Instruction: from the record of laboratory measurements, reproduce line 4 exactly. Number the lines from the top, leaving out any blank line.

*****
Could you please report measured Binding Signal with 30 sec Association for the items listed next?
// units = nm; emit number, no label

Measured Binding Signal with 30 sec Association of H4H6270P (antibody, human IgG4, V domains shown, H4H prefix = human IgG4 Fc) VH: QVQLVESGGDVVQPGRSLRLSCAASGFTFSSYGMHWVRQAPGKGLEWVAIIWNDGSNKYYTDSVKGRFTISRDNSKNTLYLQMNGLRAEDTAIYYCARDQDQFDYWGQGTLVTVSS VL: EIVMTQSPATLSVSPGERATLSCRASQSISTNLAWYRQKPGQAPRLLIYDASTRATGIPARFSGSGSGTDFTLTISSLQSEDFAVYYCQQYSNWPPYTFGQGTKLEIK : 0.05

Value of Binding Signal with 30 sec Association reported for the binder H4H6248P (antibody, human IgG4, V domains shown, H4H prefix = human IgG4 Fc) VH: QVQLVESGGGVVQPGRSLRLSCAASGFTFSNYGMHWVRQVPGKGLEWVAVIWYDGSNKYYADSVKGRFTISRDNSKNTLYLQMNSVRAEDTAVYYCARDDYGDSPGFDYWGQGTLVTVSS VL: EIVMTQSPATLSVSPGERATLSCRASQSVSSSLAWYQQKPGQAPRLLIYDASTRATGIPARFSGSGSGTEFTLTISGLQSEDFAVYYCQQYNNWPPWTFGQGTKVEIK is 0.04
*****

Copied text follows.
Value of Binding Signal with 30 sec Association reported for the binder H4H6248P (antibody, human IgG4, V domains shown, H4H prefix = human IgG4 Fc) VH: QVQLVESGGGVVQPGRSLRLSCAASGFTFSNYGMHWVRQVPGKGLEWVAVIWYDGSNKYYADSVKGRFTISRDNSKNTLYLQMNSVRAEDTAVYYCARDDYGDSPGFDYWGQGTLVTVSS VL: EIVMTQSPATLSVSPGERATLSCRASQSVSSSLAWYQQKPGQAPRLLIYDASTRATGIPARFSGSGSGTEFTLTISGLQSEDFAVYYCQQYNNWPPWTFGQGTKVEIK is 0.04